This lil video had better be a viral hit, if for no other reason than the subtitles..
In a series of experiments, Van Wassenhove and her colleagues found that what you see can change time perception. For example, if an object is looming in your vision and appears to be getting closer, perceptive time gets slower. The same goes for a sound that gets louder. The reason for this is simple: When you pay close attention to something, time is distorted.
It seems that paying attention to visual inputs can even distort the meaning of sounds. Say you’re looking at an enormous airplane zooming toward you. Time will dilate even if you hear a sound that suggests the object is receding, such as the engine getting fainter.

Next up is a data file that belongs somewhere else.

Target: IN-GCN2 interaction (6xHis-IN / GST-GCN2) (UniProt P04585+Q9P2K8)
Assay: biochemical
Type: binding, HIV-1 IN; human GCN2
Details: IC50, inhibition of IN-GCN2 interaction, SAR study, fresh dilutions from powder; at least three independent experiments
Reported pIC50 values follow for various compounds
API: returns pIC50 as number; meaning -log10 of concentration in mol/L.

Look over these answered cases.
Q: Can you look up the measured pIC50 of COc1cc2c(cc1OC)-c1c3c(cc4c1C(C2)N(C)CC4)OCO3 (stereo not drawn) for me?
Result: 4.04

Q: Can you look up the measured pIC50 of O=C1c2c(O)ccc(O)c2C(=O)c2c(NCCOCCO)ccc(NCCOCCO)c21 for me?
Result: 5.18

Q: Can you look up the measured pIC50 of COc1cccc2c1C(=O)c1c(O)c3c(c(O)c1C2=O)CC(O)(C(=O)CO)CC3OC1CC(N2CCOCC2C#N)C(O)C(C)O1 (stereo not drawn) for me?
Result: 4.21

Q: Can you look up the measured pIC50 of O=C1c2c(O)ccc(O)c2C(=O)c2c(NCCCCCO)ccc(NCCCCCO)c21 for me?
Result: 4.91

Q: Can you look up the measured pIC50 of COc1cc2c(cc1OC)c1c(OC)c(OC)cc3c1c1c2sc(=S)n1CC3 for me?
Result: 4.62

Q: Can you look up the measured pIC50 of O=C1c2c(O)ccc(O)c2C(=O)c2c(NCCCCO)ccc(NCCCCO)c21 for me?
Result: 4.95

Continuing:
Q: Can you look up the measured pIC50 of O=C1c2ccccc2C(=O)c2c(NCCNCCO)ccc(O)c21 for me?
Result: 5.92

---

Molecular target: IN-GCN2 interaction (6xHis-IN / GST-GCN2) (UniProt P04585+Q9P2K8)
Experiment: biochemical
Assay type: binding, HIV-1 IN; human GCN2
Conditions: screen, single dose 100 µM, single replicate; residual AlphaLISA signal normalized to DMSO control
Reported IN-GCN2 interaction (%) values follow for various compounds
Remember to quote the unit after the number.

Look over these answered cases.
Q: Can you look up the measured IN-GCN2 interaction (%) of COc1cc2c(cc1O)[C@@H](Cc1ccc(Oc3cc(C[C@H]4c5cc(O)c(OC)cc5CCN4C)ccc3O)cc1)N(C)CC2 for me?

My ex never wanted to be connected on Facebook, his excuse was that it’s not real, not important. It’s probably never a good idea to take what other people think too seriously, but I disagree with his position that it doesn’t matter. He never unlisted himself as single, despite how easy that is to do. Facebook is a storytelling tool. It does broadcast your life in some meaningful way. It tells your peers, coworkers, and family what is going on with your life through your activity or lack thereof. I’m not saying that it should but it does in this day and age. And when there’s an ex who’s actively trying to weasel his way into your boyfriend’s life, and he’s still connected with him on Facebook, little things can be very symbolic.